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Do Your ACO’s Provider Distributions Need to Be at Fair Market Value?

by William Hamilton, Manager

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Accountable Care Organizations (“ACOs”) receive a substantial portion of their revenue through shared savings programs in which payers pay the ACO a portion of total cost savings generated by member providers through effective care management. The ACOs then distribute part of the shared savings to participating healthcare providers, based on a distribution formula; the remainder is retained by the ACO to cover operating costs and generate a return for its owners.

A key question for ACO leaders is whether or not the funds distributed based on the distribution formula need to be consistent with fair market value (“FMV”), and if they do, what is FMV?

Stark and Anti-Kickback Waivers Limit Need for FMV

In October 2015, the OIG published final waivers related to the Stark Law and the Anti-Kickback Statute for specified financial arrangements involving Medicare Shared Savings Program (“MSSP”) ACOs.

  1. ACO Participation Waiver. Properly documented and authorized financial arrangements between ACO participants that are reasonably related to the purposes of the MSSP are protected from Stark and Anti-Kickback scrutiny under this waiver. According to CMS, this waiver may protect an ACO’s distribution of funds other than MSSP shared savings from challenge, assuming all of the requirements of the waiver are satisfied, including public disclosure of the financial arrangement.
  2. Shared Savings Distribution Waiver. The distribution of MSSP shared savings among ACO participants is protected from Stark and Anti-Kickback scrutiny under this waiver. This waiver does not apply to the distribution of funds earned outside of the MSSP.

As a result of these waivers, distributions of MSSP shared savings, in particular, do not always need to meet the FMV standard for Stark and Anti-Kickback compliance.

There are Still Good Reasons to Make Distributions at FMV

Although the waivers limit the applicability of the FMV standard for MSSP ACOs, there are still several reasons to ensure that your distribution plan is consistent with FMV:

  • If an ACO elects to leave the MSSP, the ACO Participation Waiver will cease to offer protection after a six-month grace period. As a result, once no longer enrolled in the MSSP, any distributions related to commercial contracts or any other similar programs would no longer be protected by this waiver.
  • If the ACO is a non-profit entity, the distribution formula may need to meet the FMV standard for tax compliance purposes.
  • A third party FMV opinion can help with negotiating and structuring the distribution model.
  • The MSSP waivers are currently untested.

Determining FMV is a Challenge

Those who want to assure that their provider distributions are consistent with FMV will find it challenging to determine market payments.

Information regarding the percentage of shared savings funds distributed to providers is readily available, since most ACOs publicly disclose their shared savings distribution formula to meet the public disclosure requirement of the waivers. However, the meaning of the reported data is not always clear:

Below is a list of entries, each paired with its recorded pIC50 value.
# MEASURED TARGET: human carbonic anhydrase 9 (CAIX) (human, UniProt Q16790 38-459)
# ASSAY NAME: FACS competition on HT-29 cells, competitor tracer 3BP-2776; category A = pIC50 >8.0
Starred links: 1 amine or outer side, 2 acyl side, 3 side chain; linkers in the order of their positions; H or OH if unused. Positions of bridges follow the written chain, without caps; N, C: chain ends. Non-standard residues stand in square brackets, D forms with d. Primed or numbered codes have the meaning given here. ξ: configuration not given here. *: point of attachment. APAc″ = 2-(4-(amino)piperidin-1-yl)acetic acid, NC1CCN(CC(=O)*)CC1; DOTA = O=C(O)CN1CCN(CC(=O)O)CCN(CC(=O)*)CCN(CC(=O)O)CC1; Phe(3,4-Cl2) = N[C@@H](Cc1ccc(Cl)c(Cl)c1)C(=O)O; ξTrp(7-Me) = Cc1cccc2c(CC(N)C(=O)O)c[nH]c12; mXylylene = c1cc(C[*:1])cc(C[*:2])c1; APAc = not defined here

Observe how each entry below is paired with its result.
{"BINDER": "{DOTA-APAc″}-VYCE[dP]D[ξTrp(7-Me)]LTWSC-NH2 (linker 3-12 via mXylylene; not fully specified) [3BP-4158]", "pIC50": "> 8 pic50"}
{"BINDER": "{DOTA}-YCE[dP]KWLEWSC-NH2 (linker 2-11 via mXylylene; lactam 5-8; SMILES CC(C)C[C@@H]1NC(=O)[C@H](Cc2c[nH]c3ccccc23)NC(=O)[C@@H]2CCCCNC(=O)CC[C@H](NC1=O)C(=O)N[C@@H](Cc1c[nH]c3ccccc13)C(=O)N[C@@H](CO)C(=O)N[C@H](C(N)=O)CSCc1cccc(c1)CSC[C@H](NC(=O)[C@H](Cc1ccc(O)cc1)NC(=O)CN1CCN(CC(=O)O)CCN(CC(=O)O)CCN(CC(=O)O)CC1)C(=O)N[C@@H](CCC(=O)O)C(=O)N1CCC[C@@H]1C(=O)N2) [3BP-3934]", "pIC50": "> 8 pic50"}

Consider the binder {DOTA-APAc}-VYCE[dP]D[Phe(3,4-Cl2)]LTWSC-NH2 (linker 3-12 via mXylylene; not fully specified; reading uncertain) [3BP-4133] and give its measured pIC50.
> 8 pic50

• Some ACOs report provider distributions as a percentage of shared savings revenue while others report as a percentage of profits (after operating expenses); most do not specify which.
  • “Providers” can include both physicians and hospitals/health systems, and the split is often not reported.
  • Some ACOs charge providers membership fees while others do not, which also does not typically get reported.

Comparables Should Have Similar Distribution Methodologies to Your Own

With the limitations above in mind, we researched 209 ACOs that disclosed their distribution methodology to develop market benchmarks. We have presented this data on an aggregate basis. For the reasons above, this market data is not intended to be relied upon without further examination.

The distribution formulas in our study range from 100% allocated to providers to 100% retained by the ACO. The average provider distribution percentage reported in 2016 was 65.7%; and the 25th and 75th percentiles were 50.0% and 81.6%, respectively. The figure below presents the distribution percentages of the ACOs in our study in 10% increments.

In addition to the ambiguity about exactly what data is being reported, the wide variation in distribution percentages may also be due to:

  • Ownership structure and participant dues policy
    • An ACO that is 100% physician-owned may not have a provider distribution policy and may choose to divide 100% of the profits pro rata based on ownership.
    • An ACO that collects membership dues equal to the ACO’s budgeted operating expenses may comfortably allocate 100% of shared savings to the participants.
  • Financial performance
    • An ACO that has struggled historically or foresees having difficulty exceeding its financial forecasts may need to retain a higher percentage of profits to secure its financial position.
    • An ACO with a higher cost structure (e.g. a plethora of outsourced services and significant ongoing information technology expenses) may need to retain a higher percentage of profits.
  • Waiver qualification: Since distribution payments by these ACOs largely fall under the fraud and abuse law waivers, some ACOs likely distribute shared savings without considering FMV.

For these reasons, ACOs wanting a distribution formula that meets the FMV standard must take care to draw comparisons to the distribution methodology used by ACOs with characteristics sufficiently comparable to their own.